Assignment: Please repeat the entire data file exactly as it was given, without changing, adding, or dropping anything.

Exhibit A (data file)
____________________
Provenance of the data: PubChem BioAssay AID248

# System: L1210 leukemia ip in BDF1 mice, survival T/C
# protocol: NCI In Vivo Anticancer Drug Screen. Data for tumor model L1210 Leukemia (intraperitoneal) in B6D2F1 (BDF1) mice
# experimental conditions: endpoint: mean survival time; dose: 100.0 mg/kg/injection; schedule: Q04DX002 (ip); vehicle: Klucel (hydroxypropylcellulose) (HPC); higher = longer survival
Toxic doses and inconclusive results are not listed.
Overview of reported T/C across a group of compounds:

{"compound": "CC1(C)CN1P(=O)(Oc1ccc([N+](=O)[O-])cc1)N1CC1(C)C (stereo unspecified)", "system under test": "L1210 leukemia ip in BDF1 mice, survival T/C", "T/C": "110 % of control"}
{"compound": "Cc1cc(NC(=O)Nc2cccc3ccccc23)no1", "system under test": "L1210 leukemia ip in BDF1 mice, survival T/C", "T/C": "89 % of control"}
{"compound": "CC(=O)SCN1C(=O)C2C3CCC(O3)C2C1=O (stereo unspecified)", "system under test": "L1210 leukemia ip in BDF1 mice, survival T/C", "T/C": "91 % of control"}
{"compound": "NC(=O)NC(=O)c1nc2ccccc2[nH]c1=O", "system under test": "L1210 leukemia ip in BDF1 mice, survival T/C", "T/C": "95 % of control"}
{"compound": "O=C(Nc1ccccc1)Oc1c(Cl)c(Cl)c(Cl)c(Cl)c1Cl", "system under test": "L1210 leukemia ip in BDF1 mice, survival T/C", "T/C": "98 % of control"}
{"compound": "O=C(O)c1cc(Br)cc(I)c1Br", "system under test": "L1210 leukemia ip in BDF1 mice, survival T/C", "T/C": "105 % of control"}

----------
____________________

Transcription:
Provenance of the data: PubChem BioAssay AID248

# System: L1210 leukemia ip in BDF1 mice, survival T/C
# protocol: NCI In Vivo Anticancer Drug Screen. Data for tumor model L1210 Leukemia (intraperitoneal) in B6D2F1 (BDF1) mice
# experimental conditions: endpoint: mean survival time; dose: 100.0 mg/kg/injection; schedule: Q04DX002 (ip); vehicle: Klucel (hydroxypropylcellulose) (HPC); higher = longer survival
Toxic doses and inconclusive results are not listed.
Overview of reported T/C across a group of compounds:

{"compound": "CC1(C)CN1P(=O)(Oc1ccc([N+](=O)[O-])cc1)N1CC1(C)C (stereo unspecified)", "system under test": "L1210 leukemia ip in BDF1 mice, survival T/C", "T/C": "110 % of control"}
{"compound": "Cc1cc(NC(=O)Nc2cccc3ccccc23)no1", "system under test": "L1210 leukemia ip in BDF1 mice, survival T/C", "T/C": "89 % of control"}
{"compound": "CC(=O)SCN1C(=O)C2C3CCC(O3)C2C1=O (stereo unspecified)", "system under test": "L1210 leukemia ip in BDF1 mice, survival T/C", "T/C": "91 % of control"}
{"compound": "NC(=O)NC(=O)c1nc2ccccc2[nH]c1=O", "system under test": "L1210 leukemia ip in BDF1 mice, survival T/C", "T/C": "95 % of control"}
{"compound": "O=C(Nc1ccccc1)Oc1c(Cl)c(Cl)c(Cl)c(Cl)c1Cl", "system under test": "L1210 leukemia ip in BDF1 mice, survival T/C", "T/C": "98 % of control"}
{"compound": "O=C(O)c1cc(Br)cc(I)c1Br", "system under test": "L1210 leukemia ip in BDF1 mice, survival T/C", "T/C": "105 % of control"}

----------